– **root_path** is the `root_path` attribute of the `AdminSite` object
– **app_label** is your model class’ `_meta.app_label` attribute

The way that Django renders a form in the admin view is to iterate over the `adminform` instance and then iterate over each [`FieldSet`][fieldset] which in turn yield [`AdminField`][adminfield] instances. All I want to do is layout the form fields, ignoring the fieldset groupings which may or may not be defined in the model’s `ModelAdmin.fieldset` attribute.

This turns out to be easy once you know how. The regular form is an attribute of the `adminform` object. So if your model has a field named “`king_of_pop`” you can refer to the form field in your template like so:

{{ adminform.form.king_of_pop.label_tag }}: {{ adminform.form.king_of_pop }}

Or if you want to save your finger tips you can use the [`with` template tag][with]:

{% with adminform.form as f %}
{{ f.king_of_pop.label_tag }}: {{ f.king_of_pop }}
{% endwith %}

Delving through the Django source while I tried to understand all of this I was struck by how [Python defines hook functions for iteration and accessing attributes][hooks]. Half of Python’s attraction is in how easy it is from the program author’s point of view to treat objects as built-in types like lists, dicts, etc.; the other half is the responsibility of the author of a Python module to encourage that same ease of use by implementing the related iteration protocols. It is harder to write a good Python module than it is to write a good Python program that uses a good module.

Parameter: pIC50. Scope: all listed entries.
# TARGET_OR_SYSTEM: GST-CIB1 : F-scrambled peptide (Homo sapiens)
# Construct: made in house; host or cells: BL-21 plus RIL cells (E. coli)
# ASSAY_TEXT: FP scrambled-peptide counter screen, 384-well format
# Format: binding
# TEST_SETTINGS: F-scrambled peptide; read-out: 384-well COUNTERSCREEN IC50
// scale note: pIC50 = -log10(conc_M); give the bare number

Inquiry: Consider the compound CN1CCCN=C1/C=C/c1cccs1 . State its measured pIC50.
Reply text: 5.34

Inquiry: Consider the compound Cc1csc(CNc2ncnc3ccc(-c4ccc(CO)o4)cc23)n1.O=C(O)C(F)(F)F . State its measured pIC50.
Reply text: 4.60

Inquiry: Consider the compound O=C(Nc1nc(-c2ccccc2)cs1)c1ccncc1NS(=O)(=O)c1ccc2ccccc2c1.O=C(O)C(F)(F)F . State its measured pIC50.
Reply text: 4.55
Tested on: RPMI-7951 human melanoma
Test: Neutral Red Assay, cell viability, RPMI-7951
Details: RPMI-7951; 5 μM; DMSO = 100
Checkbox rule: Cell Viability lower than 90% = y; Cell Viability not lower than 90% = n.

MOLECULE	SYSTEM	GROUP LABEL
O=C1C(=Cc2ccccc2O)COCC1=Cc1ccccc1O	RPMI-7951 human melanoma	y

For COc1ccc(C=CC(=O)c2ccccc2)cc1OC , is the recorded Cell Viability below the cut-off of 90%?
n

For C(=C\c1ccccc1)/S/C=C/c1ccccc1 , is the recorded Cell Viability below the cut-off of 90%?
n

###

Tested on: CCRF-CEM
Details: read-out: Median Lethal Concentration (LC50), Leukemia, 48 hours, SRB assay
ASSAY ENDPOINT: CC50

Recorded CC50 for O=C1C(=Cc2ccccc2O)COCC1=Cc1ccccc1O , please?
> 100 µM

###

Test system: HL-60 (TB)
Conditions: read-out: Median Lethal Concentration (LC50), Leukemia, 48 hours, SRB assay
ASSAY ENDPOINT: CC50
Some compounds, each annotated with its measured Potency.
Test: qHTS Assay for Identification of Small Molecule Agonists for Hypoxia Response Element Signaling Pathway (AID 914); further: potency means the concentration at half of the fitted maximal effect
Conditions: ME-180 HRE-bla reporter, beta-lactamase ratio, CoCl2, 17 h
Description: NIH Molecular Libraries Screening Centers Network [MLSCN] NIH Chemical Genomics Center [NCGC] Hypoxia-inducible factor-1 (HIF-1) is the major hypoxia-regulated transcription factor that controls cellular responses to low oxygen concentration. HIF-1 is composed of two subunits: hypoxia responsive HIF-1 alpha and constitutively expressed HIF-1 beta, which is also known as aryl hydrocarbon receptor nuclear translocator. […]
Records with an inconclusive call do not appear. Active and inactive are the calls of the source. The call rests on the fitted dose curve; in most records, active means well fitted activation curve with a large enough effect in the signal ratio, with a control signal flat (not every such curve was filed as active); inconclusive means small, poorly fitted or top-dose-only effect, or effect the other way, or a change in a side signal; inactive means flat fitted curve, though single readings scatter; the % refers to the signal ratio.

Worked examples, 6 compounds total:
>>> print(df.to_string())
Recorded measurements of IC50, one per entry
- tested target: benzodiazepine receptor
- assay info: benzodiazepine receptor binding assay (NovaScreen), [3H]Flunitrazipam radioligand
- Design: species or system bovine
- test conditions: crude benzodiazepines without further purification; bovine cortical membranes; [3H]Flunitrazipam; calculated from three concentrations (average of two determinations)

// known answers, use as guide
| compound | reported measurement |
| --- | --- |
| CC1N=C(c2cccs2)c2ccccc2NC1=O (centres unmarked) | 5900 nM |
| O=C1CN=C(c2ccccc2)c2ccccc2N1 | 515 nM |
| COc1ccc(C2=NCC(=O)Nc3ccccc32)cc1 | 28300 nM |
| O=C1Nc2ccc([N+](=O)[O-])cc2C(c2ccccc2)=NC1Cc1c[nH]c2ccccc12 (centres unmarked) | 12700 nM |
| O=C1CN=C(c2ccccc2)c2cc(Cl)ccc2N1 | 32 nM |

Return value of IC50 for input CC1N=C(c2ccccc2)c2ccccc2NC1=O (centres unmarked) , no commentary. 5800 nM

[django11]: http://code.djangoproject.com/browser/django/tags/releases/1.1
[options]: http://code.djangoproject.com/browser/django/tags/releases/1.1/django/contrib/admin/options.py#L175
[fieldset]: http://code.djangoproject.com/browser/django/tags/releases/1.1/django/contrib/admin/helpers.py#L50
[adminfield]: http://code.djangoproject.com/browser/django/tags/releases/1.1/django/contrib/admin/helpers.py#L82
[with]: http://docs.djangoproject.com/en/dev/ref/templates/builtins/#with
[media]: http://docs.djangoproject.com/en/dev/topics/forms/media/